By 1982, there were some concerns in the Exec Committee that there was too much “who knows who” horse trading of capacity in manufacturing, so they elected to move to the same sort of model that Microsoft has just moved to. That of “one company, one strategy, one architecture” model, orientated around the strategic core asset – VAX (in the case of Microsoft this time around, it is Windows).
Aside from a financial bath in the very first quarter in 1983, where all the cracks in the processes that the Product line structure papered over got exposed, the company really mushroomed in sales performance. Unfortunately by 1987, some specific members of the Exec Committee started citing a date when they’d outgrow IBM in size (who were 7x DECs size at the time). DEC missed virtually every strategic product transition at the low end. Management hyped up attacking the high end with very expensive ECL chips, while the labs in Hudson had $300 CMOS VAX chips ready to go. The very impressive Prism/Mica chips (30x VAX 11/780) taped out. But an exec committee that kept on flip-flopping between 32 bit and 64 bit edicts into engineering, then losing patience with the delays they’d caused – and killing the very projects that were the foundation of the next generation CPU technology. Key staff left.
It took a further 5 years to get Prism/Mica out – adding a couple of instructions, fixing on a 64 bit address space, and calling it Alpha AXP. By then, the rot had set in. That Silicon was the fastest CPU in the industry by nearly 2x for getting on 10 years, but the company above it faltered. Ken Olsen (co-founder) got deposed, and Bob Palmer (new CEO) elected to move back to a different divisional model.
So, he had PC, Storage, Components & Peripherals to play in the now horizontally integrated markets, and a few vertical industry ones (Financial Services, Consumer Process Manufacturing, Discrete Manufacturing & Defence, Healthcare, Telco+Media+Transport). However, he also got the salesforce commissioned (something against the traditions of the company), and introduced a “two quarters missed financials and you’re out” ethos in the divisional heads.
These final moves were Digitals death knell. You either had a lottery on who didn’t get fired, handing extra responsibility to those leaders who happened to string together two quarters of good sales (largely by seasonal industry trends rather than own performance). Or the panic stricken ones would stuff their distribution channels with stock, hoping that would delay the inevitable for at least one more quarter.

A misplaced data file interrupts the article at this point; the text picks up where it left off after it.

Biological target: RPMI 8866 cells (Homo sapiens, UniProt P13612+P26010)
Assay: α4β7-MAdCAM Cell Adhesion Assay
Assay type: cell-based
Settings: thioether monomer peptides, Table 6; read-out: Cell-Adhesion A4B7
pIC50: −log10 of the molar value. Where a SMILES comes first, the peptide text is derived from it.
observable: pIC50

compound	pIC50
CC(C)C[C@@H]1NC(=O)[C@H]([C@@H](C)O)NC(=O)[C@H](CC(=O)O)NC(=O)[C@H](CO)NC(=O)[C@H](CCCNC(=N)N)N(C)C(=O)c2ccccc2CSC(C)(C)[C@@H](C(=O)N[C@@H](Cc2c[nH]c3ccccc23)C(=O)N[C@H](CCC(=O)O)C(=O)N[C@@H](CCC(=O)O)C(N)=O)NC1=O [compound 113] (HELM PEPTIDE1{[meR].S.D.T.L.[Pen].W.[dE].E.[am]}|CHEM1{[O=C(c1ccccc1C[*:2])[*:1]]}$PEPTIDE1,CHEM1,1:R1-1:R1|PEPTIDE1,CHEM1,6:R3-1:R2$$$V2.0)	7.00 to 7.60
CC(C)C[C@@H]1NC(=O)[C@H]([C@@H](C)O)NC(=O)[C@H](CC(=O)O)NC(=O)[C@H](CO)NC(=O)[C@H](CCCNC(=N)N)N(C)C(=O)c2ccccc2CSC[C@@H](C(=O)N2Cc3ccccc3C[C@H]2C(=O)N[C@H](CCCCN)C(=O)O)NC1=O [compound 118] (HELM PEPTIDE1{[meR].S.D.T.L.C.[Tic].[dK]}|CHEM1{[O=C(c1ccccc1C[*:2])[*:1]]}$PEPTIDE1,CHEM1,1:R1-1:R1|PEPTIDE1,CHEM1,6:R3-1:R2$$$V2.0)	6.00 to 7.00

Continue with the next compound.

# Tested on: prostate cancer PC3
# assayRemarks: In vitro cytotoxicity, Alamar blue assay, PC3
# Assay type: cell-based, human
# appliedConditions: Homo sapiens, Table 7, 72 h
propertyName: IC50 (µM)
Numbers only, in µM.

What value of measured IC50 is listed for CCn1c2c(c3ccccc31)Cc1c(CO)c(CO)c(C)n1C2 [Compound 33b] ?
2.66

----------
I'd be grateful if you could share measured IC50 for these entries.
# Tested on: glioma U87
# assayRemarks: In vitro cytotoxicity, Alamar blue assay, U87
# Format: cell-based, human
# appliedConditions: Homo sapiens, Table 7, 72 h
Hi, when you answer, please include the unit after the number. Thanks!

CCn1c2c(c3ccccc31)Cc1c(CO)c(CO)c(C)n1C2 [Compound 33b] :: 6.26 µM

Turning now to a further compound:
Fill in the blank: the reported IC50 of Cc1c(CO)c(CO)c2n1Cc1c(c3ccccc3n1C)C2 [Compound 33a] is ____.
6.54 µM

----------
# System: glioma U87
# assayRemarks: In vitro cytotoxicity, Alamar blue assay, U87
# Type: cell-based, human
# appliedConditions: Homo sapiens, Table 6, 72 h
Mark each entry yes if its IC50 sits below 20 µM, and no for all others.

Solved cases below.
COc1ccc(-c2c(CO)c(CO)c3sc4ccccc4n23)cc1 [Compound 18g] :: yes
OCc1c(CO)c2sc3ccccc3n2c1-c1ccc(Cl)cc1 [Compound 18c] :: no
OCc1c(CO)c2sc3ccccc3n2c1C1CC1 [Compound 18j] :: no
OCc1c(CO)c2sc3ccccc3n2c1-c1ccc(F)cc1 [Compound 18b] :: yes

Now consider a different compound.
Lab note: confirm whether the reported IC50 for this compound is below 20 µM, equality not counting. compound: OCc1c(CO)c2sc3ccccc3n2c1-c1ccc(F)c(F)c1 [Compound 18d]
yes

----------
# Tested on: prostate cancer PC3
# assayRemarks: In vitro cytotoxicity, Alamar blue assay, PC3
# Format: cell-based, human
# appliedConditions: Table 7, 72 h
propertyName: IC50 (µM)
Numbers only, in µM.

Following a few Bob Palmer legal stunts with Intel and with Microsoft, the company was sold to Compaq, having accumulated losses in Bob Palmers 5 year reign equivalent to the total profits of the company in 35 years under Olsen. Given the above, I think Microsoft need to be extra vigilant not to go the same way.
Microsoft now have that same type of structure
The new organisation structure will give Microsoft every opportunity to follow in DECs footsteps if they are not extra careful. The key litmus test will come when the company needs to move from Windows to whatever platform needs to come next, and I currently see no seeds planted of what that will be.
To that end, there are some early green shoots, and some dark clouds. Mr Scroogled has been promoted to “Head of Strategy”, which I can only imagine is to leverage his Democratic political connections for the future; I can imagine no other background to suggest that any company wide core strategy is safe in his hands. On the good side, they have allowed Nokia to produce a low end Android based phone handset, and look to have decided to finally release Office on the iPad formally. Outside of that, no real news at all. Many commentators wax lyrical on the lack of strategy for the future they are aiming at, or where they have anything that’s meaningful in the now mobile and tablet growth markets, and indeed in public cloud servers where the economics (and share) sit resolutely with Linux.
Capitalism vs Communism – Corporate Editions
Meanwhile, the other side of my brain says that centrally planned monoliths have an over dependency on the cleverness at the centre, while the chaos that is capitalism distributes the risk. Microsoft is such a monolith, and i’m not sure how deep that central cleverness is.
Down history, a chaotic network will always defeat a hierarchy. Just ask Gorbachev.